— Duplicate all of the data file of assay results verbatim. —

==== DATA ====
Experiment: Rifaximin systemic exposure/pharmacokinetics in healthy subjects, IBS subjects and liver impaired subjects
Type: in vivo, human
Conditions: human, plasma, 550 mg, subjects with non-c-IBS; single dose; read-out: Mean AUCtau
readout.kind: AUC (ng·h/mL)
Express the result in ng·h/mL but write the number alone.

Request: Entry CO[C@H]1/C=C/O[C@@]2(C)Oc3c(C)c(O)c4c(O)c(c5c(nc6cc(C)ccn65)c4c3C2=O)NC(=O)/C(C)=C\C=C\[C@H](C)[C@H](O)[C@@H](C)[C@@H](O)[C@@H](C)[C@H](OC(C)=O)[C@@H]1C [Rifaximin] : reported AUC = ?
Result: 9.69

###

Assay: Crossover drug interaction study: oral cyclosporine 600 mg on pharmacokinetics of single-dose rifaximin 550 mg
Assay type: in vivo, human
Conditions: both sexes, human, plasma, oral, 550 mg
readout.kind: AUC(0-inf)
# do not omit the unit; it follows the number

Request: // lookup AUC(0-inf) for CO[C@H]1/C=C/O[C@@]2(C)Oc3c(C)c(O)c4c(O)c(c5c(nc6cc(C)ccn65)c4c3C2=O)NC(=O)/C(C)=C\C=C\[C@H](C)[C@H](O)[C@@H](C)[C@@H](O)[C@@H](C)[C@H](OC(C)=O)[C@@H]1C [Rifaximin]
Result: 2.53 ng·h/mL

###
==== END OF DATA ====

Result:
Experiment: Rifaximin systemic exposure/pharmacokinetics in healthy subjects, IBS subjects and liver impaired subjects
Type: in vivo, human
Conditions: human, plasma, 550 mg, subjects with non-c-IBS; single dose; read-out: Mean AUCtau
readout.kind: AUC (ng·h/mL)
Express the result in ng·h/mL but write the number alone.

Request: Entry CO[C@H]1/C=C/O[C@@]2(C)Oc3c(C)c(O)c4c(O)c(c5c(nc6cc(C)ccn65)c4c3C2=O)NC(=O)/C(C)=C\C=C\[C@H](C)[C@H](O)[C@@H](C)[C@@H](O)[C@@H](C)[C@H](OC(C)=O)[C@@H]1C [Rifaximin] : reported AUC = ?
Result: 9.69

###

Assay: Crossover drug interaction study: oral cyclosporine 600 mg on pharmacokinetics of single-dose rifaximin 550 mg
Assay type: in vivo, human
Conditions: both sexes, human, plasma, oral, 550 mg
readout.kind: AUC(0-inf)
# do not omit the unit; it follows the number

Request: // lookup AUC(0-inf) for CO[C@H]1/C=C/O[C@@]2(C)Oc3c(C)c(O)c4c(O)c(c5c(nc6cc(C)ccn65)c4c3C2=O)NC(=O)/C(C)=C\C=C\[C@H](C)[C@H](O)[C@@H](C)[C@@H](O)[C@@H](C)[C@H](OC(C)=O)[C@@H]1C [Rifaximin]
Result: 2.53 ng·h/mL

###